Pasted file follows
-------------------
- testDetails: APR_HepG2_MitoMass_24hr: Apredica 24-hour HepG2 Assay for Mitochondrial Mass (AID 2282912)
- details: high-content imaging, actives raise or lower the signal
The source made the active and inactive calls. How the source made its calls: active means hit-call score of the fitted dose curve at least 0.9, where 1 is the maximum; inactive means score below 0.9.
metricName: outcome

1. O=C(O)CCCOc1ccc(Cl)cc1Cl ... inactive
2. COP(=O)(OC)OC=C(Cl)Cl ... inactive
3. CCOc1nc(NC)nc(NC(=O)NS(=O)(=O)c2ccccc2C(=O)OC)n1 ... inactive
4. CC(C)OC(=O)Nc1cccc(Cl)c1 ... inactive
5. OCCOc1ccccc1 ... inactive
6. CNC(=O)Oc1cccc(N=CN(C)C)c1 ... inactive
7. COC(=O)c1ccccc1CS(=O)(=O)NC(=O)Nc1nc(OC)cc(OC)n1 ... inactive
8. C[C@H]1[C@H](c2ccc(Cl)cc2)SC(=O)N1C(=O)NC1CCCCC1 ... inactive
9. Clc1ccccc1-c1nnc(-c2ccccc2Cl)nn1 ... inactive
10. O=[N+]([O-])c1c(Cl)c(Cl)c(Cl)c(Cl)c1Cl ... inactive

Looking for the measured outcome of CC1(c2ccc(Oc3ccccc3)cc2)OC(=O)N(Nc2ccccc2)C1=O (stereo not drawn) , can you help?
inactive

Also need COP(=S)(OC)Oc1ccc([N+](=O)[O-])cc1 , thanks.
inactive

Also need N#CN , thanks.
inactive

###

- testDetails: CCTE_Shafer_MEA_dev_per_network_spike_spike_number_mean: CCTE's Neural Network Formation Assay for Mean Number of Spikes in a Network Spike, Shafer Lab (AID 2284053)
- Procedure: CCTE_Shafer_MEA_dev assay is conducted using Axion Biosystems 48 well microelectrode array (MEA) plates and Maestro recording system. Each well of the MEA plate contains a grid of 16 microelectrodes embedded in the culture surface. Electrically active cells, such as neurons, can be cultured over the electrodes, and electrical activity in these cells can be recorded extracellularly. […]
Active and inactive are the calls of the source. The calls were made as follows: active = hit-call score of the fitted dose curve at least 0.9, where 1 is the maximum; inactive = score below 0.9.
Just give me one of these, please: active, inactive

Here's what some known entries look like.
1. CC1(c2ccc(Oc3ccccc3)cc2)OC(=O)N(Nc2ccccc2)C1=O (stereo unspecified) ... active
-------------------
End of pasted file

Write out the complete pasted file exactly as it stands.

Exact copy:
- testDetails: APR_HepG2_MitoMass_24hr: Apredica 24-hour HepG2 Assay for Mitochondrial Mass (AID 2282912)
- details: high-content imaging, actives raise or lower the signal
The source made the active and inactive calls. How the source made its calls: active means hit-call score of the fitted dose curve at least 0.9, where 1 is the maximum; inactive means score below 0.9.
metricName: outcome

1. O=C(O)CCCOc1ccc(Cl)cc1Cl ... inactive
2. COP(=O)(OC)OC=C(Cl)Cl ... inactive
3. CCOc1nc(NC)nc(NC(=O)NS(=O)(=O)c2ccccc2C(=O)OC)n1 ... inactive
4. CC(C)OC(=O)Nc1cccc(Cl)c1 ... inactive
5. OCCOc1ccccc1 ... inactive
6. CNC(=O)Oc1cccc(N=CN(C)C)c1 ... inactive
7. COC(=O)c1ccccc1CS(=O)(=O)NC(=O)Nc1nc(OC)cc(OC)n1 ... inactive
8. C[C@H]1[C@H](c2ccc(Cl)cc2)SC(=O)N1C(=O)NC1CCCCC1 ... inactive
9. Clc1ccccc1-c1nnc(-c2ccccc2Cl)nn1 ... inactive
10. O=[N+]([O-])c1c(Cl)c(Cl)c(Cl)c(Cl)c1Cl ... inactive

Looking for the measured outcome of CC1(c2ccc(Oc3ccccc3)cc2)OC(=O)N(Nc2ccccc2)C1=O (stereo not drawn) , can you help?
inactive

Also need COP(=S)(OC)Oc1ccc([N+](=O)[O-])cc1 , thanks.
inactive

Also need N#CN , thanks.
inactive

###

- testDetails: CCTE_Shafer_MEA_dev_per_network_spike_spike_number_mean: CCTE's Neural Network Formation Assay for Mean Number of Spikes in a Network Spike, Shafer Lab (AID 2284053)
- Procedure: CCTE_Shafer_MEA_dev assay is conducted using Axion Biosystems 48 well microelectrode array (MEA) plates and Maestro recording system. Each well of the MEA plate contains a grid of 16 microelectrodes embedded in the culture surface. Electrically active cells, such as neurons, can be cultured over the electrodes, and electrical activity in these cells can be recorded extracellularly. […]
Active and inactive are the calls of the source. The calls were made as follows: active = hit-call score of the fitted dose curve at least 0.9, where 1 is the maximum; inactive = score below 0.9.
Just give me one of these, please: active, inactive

Here's what some known entries look like.
1. CC1(c2ccc(Oc3ccccc3)cc2)OC(=O)N(Nc2ccccc2)C1=O (stereo unspecified) ... active